Whatever you do, work at it with all your heart as working for the Lord . . . (Colossians 3:23).
He stands on a little concrete island at West Paces Ferry Road and Northside Parkway. There on that little patch of cement where I pull up to make a right hand turn he carries out his vocation. He probably wouldn’t call it that. But he’s there often, and as best I can tell he’s been doing this for years. Surrounded by buckets of roses and a makeshift piece of signage that reads “Roses $15.00,” he stands and rocks back and forth from one foot to the other. There’s no place to walk on that little island of concrete, but he doesn’t seem to mind.
In fact, that’s what strikes me. He truly enjoys what he’s doing.
I have no idea how his sales figures look, but he doesn’t seem too worried about that. Too much else is happening. There are people in cars, the traffic, movement, energy. The rose man is into the scene, occasionally directing traffic, nodding at cars like a self-appointed greeter. This man looks like he’s having fun, whether he sells any roses or not.
I sometimes roll up to where he is to make my right hand turn onto Northside Parkway. I might wave. He always nods or waves back, pleased to be acknowledged. I saw him last night, and a question came to my mind. Did I enjoy what I did today the way he seems to enjoy selling those roses?
Every day at the intersection of West Paces and Northside Parkway thousands of people navigate the traffic as they face their day. Some are on their way to stores or car pool lines. Others are making their way to work downtown or in Buckhead. Some of those commuters sit at the light dreading their day, stressed and tense in their jobs, late for a meeting, kids screaming in the back seat. And right next to them on a concrete island is a guy selling roses from a bucket and having a big time of it.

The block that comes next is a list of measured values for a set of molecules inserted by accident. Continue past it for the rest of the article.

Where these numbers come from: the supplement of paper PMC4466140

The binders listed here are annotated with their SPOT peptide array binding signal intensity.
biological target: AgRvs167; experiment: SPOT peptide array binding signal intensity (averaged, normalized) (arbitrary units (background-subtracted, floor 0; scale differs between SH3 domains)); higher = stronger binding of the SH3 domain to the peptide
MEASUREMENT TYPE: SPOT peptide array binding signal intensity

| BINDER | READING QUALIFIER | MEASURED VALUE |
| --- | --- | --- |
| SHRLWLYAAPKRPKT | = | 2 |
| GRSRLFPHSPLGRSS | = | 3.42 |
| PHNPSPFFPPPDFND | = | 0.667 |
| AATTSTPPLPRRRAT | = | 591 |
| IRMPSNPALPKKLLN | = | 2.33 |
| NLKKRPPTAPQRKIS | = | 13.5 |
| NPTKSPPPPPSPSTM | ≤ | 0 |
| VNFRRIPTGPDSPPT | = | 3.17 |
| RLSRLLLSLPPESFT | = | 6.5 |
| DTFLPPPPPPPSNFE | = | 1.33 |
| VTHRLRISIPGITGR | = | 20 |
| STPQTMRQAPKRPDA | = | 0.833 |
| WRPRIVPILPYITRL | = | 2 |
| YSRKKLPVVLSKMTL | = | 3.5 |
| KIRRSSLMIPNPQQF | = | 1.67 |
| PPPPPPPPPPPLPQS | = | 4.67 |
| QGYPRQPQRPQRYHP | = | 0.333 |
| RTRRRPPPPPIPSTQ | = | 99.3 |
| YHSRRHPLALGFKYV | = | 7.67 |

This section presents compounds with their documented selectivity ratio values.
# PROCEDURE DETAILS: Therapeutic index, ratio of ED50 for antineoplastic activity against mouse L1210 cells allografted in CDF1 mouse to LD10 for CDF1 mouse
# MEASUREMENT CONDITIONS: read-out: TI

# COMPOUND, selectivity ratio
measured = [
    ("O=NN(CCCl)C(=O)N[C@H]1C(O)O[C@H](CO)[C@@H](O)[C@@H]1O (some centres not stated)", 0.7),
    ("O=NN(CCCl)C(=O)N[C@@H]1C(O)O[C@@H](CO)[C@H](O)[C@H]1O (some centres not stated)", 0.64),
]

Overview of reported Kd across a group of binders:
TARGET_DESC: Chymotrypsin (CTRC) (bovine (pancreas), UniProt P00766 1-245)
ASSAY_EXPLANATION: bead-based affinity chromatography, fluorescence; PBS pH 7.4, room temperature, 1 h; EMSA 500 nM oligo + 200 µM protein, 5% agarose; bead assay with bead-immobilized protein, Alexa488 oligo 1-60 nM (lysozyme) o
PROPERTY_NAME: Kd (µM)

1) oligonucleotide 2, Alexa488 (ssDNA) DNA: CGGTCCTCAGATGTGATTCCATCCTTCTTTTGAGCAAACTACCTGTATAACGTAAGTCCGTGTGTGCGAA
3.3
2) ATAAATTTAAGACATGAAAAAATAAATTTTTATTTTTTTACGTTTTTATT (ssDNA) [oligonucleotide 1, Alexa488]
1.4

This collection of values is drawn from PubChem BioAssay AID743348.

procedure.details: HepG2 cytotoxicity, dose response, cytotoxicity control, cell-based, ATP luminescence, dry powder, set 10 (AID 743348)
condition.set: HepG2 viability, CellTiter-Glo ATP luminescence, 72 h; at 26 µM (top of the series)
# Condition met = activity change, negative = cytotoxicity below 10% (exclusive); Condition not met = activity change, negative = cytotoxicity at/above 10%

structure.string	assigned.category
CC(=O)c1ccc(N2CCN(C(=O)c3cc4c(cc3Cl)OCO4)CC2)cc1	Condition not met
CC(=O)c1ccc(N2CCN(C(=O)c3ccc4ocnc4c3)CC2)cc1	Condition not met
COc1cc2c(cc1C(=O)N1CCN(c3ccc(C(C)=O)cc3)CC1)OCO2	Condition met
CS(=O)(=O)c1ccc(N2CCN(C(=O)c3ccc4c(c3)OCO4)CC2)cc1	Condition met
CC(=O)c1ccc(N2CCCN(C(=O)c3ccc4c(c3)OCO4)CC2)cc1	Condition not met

Of course, I really have no idea if the rose man is enjoying his time on the concrete island. All I know is what I see, and it makes me wonder what others see when I’m making my way through the tasks of an ordinary day.
The rose man is a vivid reminder for me of what it means to see my daily life (the 95%) as holy. There’s more going on in any given moment than the task at hand. Selling roses from a bucket is just a small piece of the daily drama at West Paces and Northside Parkway. The rose man seems to relish the whole experience, not just a task.
And so God is always working, doing things around us that we easily ignore. God wants to use us in ways that go beyond the mere completion of a task. Each day invites us into a sacred drama. The stage can be a simple as a concrete island.
What stage have you been placed on today? Are you consumed with the tasks or are you relishing the drama unfolding in your home, in your office, in the lives of those around you today? God is at work right where you are, and someone might be watching you. Enjoy!
Too often, O God, we allow the demands of our work to obscure the drama of your work. Teach us to see your presence in the tasks you’ve given us, in the lives of people around us, and in the setting where you’ve placed us. Help us to embrace with delight the gift of this day and the work we’ve been given to do. May our work be a witness we pray, in Jesus’ name. Amen.